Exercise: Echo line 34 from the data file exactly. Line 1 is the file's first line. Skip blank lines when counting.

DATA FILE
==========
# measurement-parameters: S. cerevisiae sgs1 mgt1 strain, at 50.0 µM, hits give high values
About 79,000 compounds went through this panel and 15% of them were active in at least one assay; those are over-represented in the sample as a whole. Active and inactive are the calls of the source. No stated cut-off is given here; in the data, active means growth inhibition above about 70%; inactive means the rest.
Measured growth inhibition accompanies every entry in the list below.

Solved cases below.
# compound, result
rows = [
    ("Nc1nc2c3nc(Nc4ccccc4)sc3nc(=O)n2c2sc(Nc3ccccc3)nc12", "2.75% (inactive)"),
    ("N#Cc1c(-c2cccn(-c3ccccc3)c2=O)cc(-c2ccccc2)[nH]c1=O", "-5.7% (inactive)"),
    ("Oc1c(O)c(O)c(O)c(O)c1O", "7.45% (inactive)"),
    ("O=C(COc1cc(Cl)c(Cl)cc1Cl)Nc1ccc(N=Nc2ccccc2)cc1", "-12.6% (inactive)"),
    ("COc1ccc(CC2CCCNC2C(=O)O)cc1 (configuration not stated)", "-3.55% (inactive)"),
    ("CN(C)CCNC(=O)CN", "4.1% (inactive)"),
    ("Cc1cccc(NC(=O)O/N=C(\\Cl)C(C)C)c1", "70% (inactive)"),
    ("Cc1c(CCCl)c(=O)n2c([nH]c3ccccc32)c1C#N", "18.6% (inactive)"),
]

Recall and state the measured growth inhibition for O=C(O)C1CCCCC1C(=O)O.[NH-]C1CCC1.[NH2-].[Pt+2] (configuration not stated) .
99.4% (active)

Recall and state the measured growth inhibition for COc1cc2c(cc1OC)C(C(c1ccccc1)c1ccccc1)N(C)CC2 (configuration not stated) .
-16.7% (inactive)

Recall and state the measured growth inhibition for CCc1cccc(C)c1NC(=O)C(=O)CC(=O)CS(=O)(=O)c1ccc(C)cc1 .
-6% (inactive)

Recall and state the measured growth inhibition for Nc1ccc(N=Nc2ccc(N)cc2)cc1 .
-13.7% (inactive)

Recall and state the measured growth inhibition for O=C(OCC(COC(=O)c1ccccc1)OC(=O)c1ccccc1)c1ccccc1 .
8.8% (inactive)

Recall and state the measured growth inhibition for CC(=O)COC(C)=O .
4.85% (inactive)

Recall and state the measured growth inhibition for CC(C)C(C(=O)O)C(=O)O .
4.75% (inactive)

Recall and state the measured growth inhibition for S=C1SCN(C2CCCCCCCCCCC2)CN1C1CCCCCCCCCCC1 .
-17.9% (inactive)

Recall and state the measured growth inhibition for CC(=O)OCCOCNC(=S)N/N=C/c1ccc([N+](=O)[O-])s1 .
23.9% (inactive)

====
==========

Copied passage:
====